Combined Amiodarone and Electrical Cardioversion for Postoperative Atrial Fibrillation After Cardiac Surgery

The recruitment status of this study is unknown because the information has not been verified recently.
Verified March 2012 by Weill Medical College of Cornell University.
Recruitment status was  Recruiting
Information provided by (Responsible Party):
Weill Medical College of Cornell University Identifier:
First received: March 7, 2012
Last updated: March 16, 2012
Last verified: March 2012
To determine the efficacy of cardioversion and amiodarone for cardiac patients who develop postoperative atrial fibrillation

Condition Intervention
Cardiac Surgery
Drug: Amiodarone
Procedure: Cardioversion

Study Type: Interventional
Study Design: Endpoint Classification: Efficacy Study
Intervention Model: Single Group Assignment
Masking: Open Label
Primary Purpose: Treatment
Official Title: Combined Amiodarone and Electrical Cardioversion for Postoperative Atrial Fibrillation After Cardiac Surgery

Resource links provided by NLM:

Further study details as provided by Weill Medical College of Cornell University:

Primary Outcome Measures:
  • Subject rhythm [ Time Frame: Participants will be followed for the duration of their hospital stay post surgery with an expected average of 7 to 10 days and again at surgical follow up appointment up to 6 weeks. ] [ Designated as safety issue: No ]
    Measuring change from baseline cardiac rhythm.

Estimated Enrollment: 50
Study Start Date: March 2012
Estimated Primary Completion Date: March 2014 (Final data collection date for primary outcome measure)
Intervention Details:
    Drug: Amiodarone
    Bolus given 150mg IV, then IV drip 1mg per hour infused for 6 hours, 0.5mg per hour infused for 18 hours.
    Procedure: Cardioversion
    Cardioversion done if atrial fibrillation continues following 24 hour infusion of amiodarone. Cardioversion done following hospital protocol.
Detailed Description:

New-onset atrial fibrillation (AF) after cardiac surgery is a well-recognized phenomenon with significant outcome implications. Incidence after coronary artery bypass grafting (CABG) is estimated at 26-33%, while those undergoing valvular surgery bear a greater burden at 33-49%. Clinical and socioeconomic complications resulting from postoperative atrial fibrillation include an increased risk of death (10%), congestive heart failure (4%), prolonged hospital stays, and increased rate of discharge to care facilities over those who remain in sinus rhythm, (7%). Although a body of evidence exists for electrical or pharmacological cardioversion to sinus rhythm postoperatively, there is a marked paucity in the literature regarding efficacy and outcomes combining the two. More specifically, we seek to evaluate the efficacy of DC cardioversion when combined with amiodarone. Improved outcomes with multimodal cardioversion may decrease the postoperative clinical burden of atrial fibrillation on cardiac surgery patients.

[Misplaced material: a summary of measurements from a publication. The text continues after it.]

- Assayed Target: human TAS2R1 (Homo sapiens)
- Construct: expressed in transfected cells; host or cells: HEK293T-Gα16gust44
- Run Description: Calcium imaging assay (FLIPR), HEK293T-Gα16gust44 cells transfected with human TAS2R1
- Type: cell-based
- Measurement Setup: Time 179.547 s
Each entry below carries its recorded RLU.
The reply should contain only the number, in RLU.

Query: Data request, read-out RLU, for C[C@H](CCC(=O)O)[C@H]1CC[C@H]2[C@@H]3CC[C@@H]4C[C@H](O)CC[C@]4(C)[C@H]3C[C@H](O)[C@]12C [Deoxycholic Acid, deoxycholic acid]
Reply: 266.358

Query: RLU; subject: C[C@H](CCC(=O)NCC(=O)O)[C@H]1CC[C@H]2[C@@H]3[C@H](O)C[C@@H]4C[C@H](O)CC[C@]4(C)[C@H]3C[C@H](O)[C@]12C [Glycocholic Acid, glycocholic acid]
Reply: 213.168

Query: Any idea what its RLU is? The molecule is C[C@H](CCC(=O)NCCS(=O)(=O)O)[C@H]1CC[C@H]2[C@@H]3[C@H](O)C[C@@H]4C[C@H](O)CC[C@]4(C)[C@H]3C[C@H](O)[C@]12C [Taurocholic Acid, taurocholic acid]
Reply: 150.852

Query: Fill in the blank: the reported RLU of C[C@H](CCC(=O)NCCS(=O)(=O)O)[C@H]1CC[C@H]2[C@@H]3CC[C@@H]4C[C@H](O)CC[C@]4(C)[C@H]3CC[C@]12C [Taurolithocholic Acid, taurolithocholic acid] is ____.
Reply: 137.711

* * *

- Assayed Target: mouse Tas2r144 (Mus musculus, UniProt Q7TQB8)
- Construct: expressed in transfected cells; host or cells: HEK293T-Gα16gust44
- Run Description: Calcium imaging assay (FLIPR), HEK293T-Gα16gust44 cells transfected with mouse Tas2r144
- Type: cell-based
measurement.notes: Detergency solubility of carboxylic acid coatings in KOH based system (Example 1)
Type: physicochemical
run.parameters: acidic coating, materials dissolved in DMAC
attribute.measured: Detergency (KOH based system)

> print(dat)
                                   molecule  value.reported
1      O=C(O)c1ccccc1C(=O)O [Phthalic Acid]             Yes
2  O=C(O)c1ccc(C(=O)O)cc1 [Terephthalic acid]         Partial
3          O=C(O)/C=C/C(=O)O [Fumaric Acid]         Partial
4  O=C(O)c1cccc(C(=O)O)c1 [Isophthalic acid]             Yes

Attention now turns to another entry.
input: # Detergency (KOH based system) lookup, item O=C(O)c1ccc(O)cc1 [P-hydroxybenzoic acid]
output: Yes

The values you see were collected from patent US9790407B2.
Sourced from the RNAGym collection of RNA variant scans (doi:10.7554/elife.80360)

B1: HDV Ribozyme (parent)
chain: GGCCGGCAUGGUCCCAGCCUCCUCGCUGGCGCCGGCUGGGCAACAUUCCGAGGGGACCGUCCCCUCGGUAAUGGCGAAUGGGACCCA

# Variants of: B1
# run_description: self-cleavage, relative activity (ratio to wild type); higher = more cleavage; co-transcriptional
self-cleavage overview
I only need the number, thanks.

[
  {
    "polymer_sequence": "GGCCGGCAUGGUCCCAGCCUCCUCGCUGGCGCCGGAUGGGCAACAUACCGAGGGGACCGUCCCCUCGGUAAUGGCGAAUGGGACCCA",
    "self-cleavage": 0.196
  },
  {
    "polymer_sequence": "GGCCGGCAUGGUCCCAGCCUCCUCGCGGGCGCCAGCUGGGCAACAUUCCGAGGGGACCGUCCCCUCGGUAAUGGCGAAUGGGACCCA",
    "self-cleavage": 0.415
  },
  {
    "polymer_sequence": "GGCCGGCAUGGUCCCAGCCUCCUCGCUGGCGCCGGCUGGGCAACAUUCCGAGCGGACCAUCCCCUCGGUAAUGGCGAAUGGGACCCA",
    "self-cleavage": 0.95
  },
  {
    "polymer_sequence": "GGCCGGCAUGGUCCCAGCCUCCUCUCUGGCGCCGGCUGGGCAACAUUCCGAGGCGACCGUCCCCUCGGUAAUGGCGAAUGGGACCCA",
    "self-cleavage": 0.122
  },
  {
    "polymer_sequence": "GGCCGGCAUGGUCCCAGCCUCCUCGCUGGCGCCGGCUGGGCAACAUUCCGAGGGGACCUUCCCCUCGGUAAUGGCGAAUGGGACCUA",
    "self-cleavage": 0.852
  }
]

This will be a prospective observational study, posing minimal risk to subjects.


Ages Eligible for Study:   18 Years and older
Genders Eligible for Study:   Both
Accepts Healthy Volunteers:   No

Inclusion Criteria:

  • Subjects who underwent CABG and/or cardiac valve surgery involving cardiopulmonary bypass and develop postoperative atrial fibrillation within 7 days after surgery

Exclusion Criteria:

  • Subjects who had any form of atrial fibrillation prior to surgery
  • Subjects who were on antiarrhythmic medications preoperatively, including but not limited to procainamide and amiodarone
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Please refer to this study by its identifier: NCT01558128

Contact: Gregory Kerr, M.D. 212.746.2953
Contact: Michele Steinkamp, RN 2127462953

United States, New York
Weill Cornell Medical College Recruiting
New York, New York, United States, 10065
Contact: Michele Steinkamp, RN    212-746-2953   
Principal Investigator: Gregory Kerr, MD         
Sub-Investigator: Khaled Dajani, MD         
Sponsors and Collaborators
Weill Medical College of Cornell University
Principal Investigator: Gregory Kerr, MD Weill Medical College of Cornell University
  More Information

Responsible Party: Weill Medical College of Cornell University Identifier: NCT01558128     History of Changes
Other Study ID Numbers: 1105011705 
Study First Received: March 7, 2012
Last Updated: March 16, 2012
Health Authority: United States: Institutional Review Board

Additional relevant MeSH terms:
Atrial Fibrillation
Arrhythmias, Cardiac
Cardiovascular Diseases
Heart Diseases
Pathologic Processes
Anti-Arrhythmia Agents
Cardiovascular Agents
Enzyme Inhibitors
Molecular Mechanisms of Pharmacological Action
Pharmacologic Actions
Therapeutic Uses
Vasodilator Agents processed this record on May 03, 2016